This really depends on the operator you travel through. The parks Kilimanjaro Park authorities do not ask for any medical information on the climbers when permits are purchased. Some operators request the clients complete a medical  form, others do not. We require that all of our clients complete a medical form and based on the answers, we may request a letter from your medical practitioner. People suffering with conditions such as severe asthma e.g. should not climb. Regardless, anyone attempting the climb, or any climb for that matter, should ensure that they are medically fit, and convey any medical conditions to the operator they book with.

How will the altitude affect me on Kilimanjaro?

This is one of the most often asked questions - "how will I cope with the altitude". To be honest, this is an ' unknown' factor as no-one can predict how your body will cope at altitude. People who have been to altitude many times in the past without problems, may on one climb suddenly develop problems. There are many factors that play a role. The only way to help combat this, is to take all of the necessary precautions, and walk slowly,  pole pole. Choosing a path like Machame where you get to follow the principle of "climb high, sleep low" is also advisable.                    

 What gear do I need on Kilimanjaro?

There are certain essentials that are needed for most climbs and Kilimanjaro is no different.  The best way to draw up your list is from the base up, i.e. thermal underwear, then hands and feet (gloves, socks etc). Then boots which must be waterproof with good ankle support, trekking pants, trekking tops, short and long sleeve, thermal jacket, outer shell jacket which likewise is windproof and water proof, hat, scarf, beanie, balaclava. Then consider  sleeping, i.e. sleeping bag, mat etc. Most companies supply sleeping mats so check before you buy one. Then, the last items to add are personal items like toiletries, camera, medicines, water bottle, backpack, camera etc.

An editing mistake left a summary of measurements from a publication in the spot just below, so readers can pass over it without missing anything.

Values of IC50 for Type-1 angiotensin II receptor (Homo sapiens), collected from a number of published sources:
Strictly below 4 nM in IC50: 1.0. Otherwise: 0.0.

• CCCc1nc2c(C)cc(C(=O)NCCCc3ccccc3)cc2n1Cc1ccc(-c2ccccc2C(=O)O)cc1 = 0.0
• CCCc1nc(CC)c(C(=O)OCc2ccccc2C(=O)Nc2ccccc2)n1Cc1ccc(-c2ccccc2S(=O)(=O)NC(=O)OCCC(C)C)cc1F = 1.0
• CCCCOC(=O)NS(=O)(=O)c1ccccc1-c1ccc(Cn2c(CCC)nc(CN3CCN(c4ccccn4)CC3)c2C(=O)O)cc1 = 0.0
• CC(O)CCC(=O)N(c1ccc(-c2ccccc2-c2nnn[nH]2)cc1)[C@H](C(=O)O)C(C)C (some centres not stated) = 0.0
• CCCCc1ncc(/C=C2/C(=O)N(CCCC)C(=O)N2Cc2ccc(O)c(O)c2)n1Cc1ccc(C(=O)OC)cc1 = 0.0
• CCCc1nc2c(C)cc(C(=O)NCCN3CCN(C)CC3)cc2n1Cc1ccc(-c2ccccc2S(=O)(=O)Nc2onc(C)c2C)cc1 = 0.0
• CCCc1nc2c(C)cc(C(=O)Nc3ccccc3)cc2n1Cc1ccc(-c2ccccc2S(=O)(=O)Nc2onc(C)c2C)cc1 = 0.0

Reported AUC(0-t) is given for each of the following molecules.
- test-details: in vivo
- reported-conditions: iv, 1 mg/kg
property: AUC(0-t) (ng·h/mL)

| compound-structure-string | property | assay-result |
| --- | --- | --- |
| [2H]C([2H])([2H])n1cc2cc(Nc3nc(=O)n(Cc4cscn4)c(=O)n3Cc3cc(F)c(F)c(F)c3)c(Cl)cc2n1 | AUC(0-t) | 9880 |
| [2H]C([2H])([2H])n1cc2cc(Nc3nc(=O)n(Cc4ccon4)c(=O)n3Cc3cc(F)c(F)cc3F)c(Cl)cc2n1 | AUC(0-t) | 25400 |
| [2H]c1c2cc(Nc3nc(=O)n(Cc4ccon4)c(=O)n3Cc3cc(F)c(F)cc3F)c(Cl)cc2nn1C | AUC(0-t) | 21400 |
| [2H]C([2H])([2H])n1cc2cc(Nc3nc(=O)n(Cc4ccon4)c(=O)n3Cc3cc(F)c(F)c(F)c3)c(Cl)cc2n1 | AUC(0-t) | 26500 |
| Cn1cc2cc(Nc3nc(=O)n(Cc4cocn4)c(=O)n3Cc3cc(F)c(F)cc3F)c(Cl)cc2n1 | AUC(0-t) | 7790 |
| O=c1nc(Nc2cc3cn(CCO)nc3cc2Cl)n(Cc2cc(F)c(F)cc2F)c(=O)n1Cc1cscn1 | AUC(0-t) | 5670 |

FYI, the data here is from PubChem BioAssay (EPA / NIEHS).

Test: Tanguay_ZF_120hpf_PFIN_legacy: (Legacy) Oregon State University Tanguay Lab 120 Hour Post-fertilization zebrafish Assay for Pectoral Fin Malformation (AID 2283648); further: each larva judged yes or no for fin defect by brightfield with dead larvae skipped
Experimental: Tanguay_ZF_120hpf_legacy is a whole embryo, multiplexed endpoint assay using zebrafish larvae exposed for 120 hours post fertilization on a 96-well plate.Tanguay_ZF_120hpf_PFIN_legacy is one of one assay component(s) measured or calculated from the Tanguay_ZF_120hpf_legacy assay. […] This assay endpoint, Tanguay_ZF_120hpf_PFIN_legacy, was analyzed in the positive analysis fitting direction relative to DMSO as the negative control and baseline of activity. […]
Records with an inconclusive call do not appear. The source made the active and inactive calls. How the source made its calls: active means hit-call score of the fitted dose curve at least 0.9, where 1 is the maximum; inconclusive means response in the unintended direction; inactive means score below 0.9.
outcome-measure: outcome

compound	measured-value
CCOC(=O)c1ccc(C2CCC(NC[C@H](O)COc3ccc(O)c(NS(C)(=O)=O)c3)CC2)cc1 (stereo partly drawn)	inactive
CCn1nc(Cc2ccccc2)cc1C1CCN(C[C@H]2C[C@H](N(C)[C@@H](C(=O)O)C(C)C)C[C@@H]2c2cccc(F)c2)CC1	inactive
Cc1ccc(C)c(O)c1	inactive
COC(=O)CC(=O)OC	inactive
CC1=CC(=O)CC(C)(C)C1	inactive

Most companies will supply you with a comprehensive list for your trek, as do we. If you arrive to Kilimanjaro and are missing items, you can normally rent most gear. Do not, however, reply on buying your gear on arrival.                     

 What if I have to turn back?

Unfortunately this is something every trekker has to consider.  Anything from a stomach bug to altitude sickness can quickly stop a trekker in their tracks. If you are ill and need to turn back or even too tired to continue,  a porter will walk off the mountain with you and your gear. If you are too sick to walk, then part of your fee includes evacuation by teams already on the mountain and employed by the Parks authorities.                    

 Do I need climbing insurance?

Yes you do. We (Nomadic Adventures) do not allow anyone to climb with us unless they have adequate travel insurance. Adequate, means you must be covered for                        

1) trekking or hiking - this may sound strange, but many insurance list that as an exclusion.                          

2) altitude up to 6,000 meters. Most travel insurance providers do not include this under their standard option and often limit it to 3500m or less.

3) Sprains strains and physiotherapy - yes, many insurers exclude this, though ironically, this is what you will most likely need cover for.